Dr Seuss' Horton Hears A Who! (U)



Family (2008)
86mins US

Starring: Jim Carrey, Steve Carell, Carol Burnett, Will Arnett
Director: Jimmy Hayward, Steve Martino
Writer(s): Ken Daurio, Cinco Paul
Listings: London | Rest of UK and Ireland

Loveable elephant Horton lives in the jungle with his animal chums, who all quake in fear at the mention of officious Roo. She enforces the laws of the land, preserving the way of life for all animals and ensuring nobody bucks the trend. During a swim in the river, Horton is startled to hear voices emanating from a speck of dust lodged on a clover. He soon discovers that the speck is actually the microscopic world of Who-ville. Realising that the fate of Who-ville depends on finding a safe resting place for the speck of dust, Horton embarks on an epic quest to the mountain that dominates the skyline.

Seen that movie? Leave a comment / review here >>

Read Kiernan Maletsky's Review
Read Sam Cannon's Review

LondonNet Film Review by Kiernan Maletsky
Dr Seuss' Horton Hears A Who!

The third of a recent spate of feature-length Dr. Seuss adaptations, Horton Hears a Who is by far the best, because it is the most loyal...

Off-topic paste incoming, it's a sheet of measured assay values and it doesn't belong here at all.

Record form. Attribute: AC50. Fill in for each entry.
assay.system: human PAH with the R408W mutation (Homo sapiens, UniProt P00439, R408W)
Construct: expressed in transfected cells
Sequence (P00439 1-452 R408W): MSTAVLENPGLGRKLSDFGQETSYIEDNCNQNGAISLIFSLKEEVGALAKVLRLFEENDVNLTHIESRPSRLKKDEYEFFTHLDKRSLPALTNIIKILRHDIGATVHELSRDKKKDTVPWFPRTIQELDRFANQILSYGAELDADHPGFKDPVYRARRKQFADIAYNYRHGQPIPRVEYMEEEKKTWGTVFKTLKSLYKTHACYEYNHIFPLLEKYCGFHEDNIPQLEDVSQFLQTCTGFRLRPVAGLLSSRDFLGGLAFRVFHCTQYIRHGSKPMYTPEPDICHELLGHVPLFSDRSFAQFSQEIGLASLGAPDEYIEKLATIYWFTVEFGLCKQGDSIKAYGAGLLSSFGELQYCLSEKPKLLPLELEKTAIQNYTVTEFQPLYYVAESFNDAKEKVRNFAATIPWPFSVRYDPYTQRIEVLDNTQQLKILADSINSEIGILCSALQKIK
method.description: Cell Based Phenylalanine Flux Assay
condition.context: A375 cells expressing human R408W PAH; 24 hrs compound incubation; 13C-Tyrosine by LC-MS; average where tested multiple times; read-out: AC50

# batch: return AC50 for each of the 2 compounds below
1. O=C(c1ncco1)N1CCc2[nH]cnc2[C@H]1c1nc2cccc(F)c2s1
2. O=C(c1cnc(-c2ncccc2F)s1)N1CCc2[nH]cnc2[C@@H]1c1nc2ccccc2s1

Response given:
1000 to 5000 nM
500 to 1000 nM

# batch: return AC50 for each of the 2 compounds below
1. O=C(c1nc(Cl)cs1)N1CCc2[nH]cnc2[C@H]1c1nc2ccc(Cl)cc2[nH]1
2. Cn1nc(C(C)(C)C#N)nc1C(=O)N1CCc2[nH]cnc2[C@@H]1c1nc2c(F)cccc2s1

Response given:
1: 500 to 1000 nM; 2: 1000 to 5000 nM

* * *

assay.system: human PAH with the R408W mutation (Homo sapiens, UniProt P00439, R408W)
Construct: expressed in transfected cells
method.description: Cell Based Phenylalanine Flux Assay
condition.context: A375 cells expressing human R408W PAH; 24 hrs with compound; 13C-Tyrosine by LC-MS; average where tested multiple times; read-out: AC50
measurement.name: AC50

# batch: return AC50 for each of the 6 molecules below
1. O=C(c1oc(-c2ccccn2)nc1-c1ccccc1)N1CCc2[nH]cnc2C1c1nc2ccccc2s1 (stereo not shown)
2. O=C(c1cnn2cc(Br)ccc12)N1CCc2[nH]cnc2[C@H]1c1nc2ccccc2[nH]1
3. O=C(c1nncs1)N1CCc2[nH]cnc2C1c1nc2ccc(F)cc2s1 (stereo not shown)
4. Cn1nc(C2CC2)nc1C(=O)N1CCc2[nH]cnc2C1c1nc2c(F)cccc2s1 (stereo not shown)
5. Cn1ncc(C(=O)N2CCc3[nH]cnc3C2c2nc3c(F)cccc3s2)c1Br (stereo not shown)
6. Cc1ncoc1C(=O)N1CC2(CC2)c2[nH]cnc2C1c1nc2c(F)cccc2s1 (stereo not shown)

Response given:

Dr Seuss' Horton Hears A Who. Fox UK FilmIt's sort of amazing that this is the first time Dr. Seuss has been rendered in CGI. No matter how much make-up and special effects you slap on your actors and sets, a world as surreal as his is bound to come across as a sort of nightmare version of the world we already live in, rather than the altogether new one created by the doctor's wonderful books.

Horton successfully inhabits this alternate world with some beautiful computer animation from the people behind the amusing Ice Age and it's tepid sequel. Like every animation studio but Pixar, it's been hit and (more often) miss for Blue Sky. Here, they've found the restraint necessary to keep Seuss' voice alive and the audience is rewarded with a very decent children's movie.

Dr Seuss' Horton Hears A Who. Fox UK FilmAlso showing restraint are both Jim Carey and Steve Carell, neither of whom is known for holding back. And while Carrey in particular is often silly, he's rarely ridiculous, and never so much so as to lose the sympathy of parents. Carell, meanwhile, is excellent, lending his Who-Mayor an earnest depth.

Horton Hears a Who is, like all of Seuss' tales, timeless. He wrote it as a reaction to McCarthyism in the 1950's, reminding his young audience there can be a world outside the bounds of the one they know. It can also be viewed as a religious allegory or a plea for hard-earned devotion or any number of other things. It is important to note, however, that it cannot be used as a defense of abortion control. Pro-life groups have taken Horton's oft-spoken line, "a person's a person, no matter how small" as a slogan, but that's missing the point. The line, after all, is not, "a person's a person, no matter how sentient" and Dr. Seuss himself considered legal action against such groups in the waning years of his life.